It's fair to say, though, that the progress of PPP in the Gulf has been modest to date (see separate article on Page 8). For while the change in investment climate and changing demographics have driven change in the real estate market, the legal and regulatory climate and the economic environment are not necessarily geared towards encouraging PPP-type structures. For instance, the kind of liquid market needed to drive growth in PPP projects (by cultivating secondary market investment) is not really there. With the introduction of the new PPP Law in Dubai in 2015, however, it is clear that the Government in Dubai at least is working to create that environment to encourage investment by the private sector, both local and foreign.
"A lot of the Gulf states operate 'hybrid' economies, with a dose of liberal market theory but also a lot of state intervention," explains Bowtell. "They will have a single ruler or ruling family, and usually a parliamentary structure below. In some cases, that parliament will have legislative power, but in other cases it is more advisory. The advantage with that system is that one person can make a decision on something quite major and the next day it is law via a one-page decree, so things can happen very quickly."
"But sometimes that can have unintended consequences and leave gaps in activity because investors and developers just aren't prepared. For instance, Abu Dhabi used to have a law capping private rent increases to 5%, but overnight that was just removed, and it had a dramatic impact on the housing market."
"The key is to be prepared for anything," says Bowtell. "The legislative and regulatory frameworks just aren't as elaborate as they are in more developed jurisdictions, so you don't get anything like the kind of documentation you'd get in more developed jurisdictions, fewer warranties, and a limited ability to conduct independent due diligence."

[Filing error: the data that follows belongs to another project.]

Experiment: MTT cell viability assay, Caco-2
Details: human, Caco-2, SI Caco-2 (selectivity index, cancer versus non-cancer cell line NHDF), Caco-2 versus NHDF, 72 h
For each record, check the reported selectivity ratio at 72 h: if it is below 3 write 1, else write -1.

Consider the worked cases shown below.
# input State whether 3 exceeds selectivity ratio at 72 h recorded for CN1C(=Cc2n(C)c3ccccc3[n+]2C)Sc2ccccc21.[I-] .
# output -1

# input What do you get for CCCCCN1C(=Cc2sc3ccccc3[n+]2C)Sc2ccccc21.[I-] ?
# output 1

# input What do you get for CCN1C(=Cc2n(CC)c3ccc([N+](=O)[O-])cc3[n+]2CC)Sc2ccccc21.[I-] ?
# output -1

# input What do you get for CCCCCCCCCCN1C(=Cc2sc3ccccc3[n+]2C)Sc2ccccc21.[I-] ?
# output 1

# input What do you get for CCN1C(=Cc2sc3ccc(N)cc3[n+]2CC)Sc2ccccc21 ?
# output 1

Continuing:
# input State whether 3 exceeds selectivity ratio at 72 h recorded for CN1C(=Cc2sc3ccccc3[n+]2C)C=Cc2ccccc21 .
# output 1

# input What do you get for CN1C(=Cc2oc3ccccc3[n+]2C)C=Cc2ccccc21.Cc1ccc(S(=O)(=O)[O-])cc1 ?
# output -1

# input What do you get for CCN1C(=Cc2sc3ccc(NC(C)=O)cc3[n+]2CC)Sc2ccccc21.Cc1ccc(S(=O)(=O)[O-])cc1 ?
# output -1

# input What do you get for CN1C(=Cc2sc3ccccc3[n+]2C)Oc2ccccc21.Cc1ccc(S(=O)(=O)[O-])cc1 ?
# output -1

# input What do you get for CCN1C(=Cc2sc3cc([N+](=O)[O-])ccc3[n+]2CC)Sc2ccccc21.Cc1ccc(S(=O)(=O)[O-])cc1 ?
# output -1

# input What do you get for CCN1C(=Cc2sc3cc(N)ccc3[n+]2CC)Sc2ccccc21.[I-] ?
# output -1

"Enforceability of contracts is still a big problem," she adds.
"We often cannot be sure that certain contracts are going to be enforceable and clients will rely on trying to adhere to market practice. While no-one ever really wants litigation, in some ways it is useful to see the appetite in litigation is increasing, because it gives the courts an opportunity to take a view on contracts and provide guidance for the next time".
Abdul-Haq Mohammed, international managing partner at Trowers & Hamlins says "The recent trend in places like DIFC and ADGM to adapt English law systems is interesting, as it could provide much needed certainty in interpretation and enforcement of contracts. This could align well with the common practice of using English law in many industries, such as banking."
Another issue is ownership, particularly of land, and this is where it is vital to get clarity from the start. "Foreign investors in real estate need to know whether it's possible to own land in the jurisdiction, and whether it's possible to obtain any form of proprietary interest on land. Those questions are vital," advises Bowtell.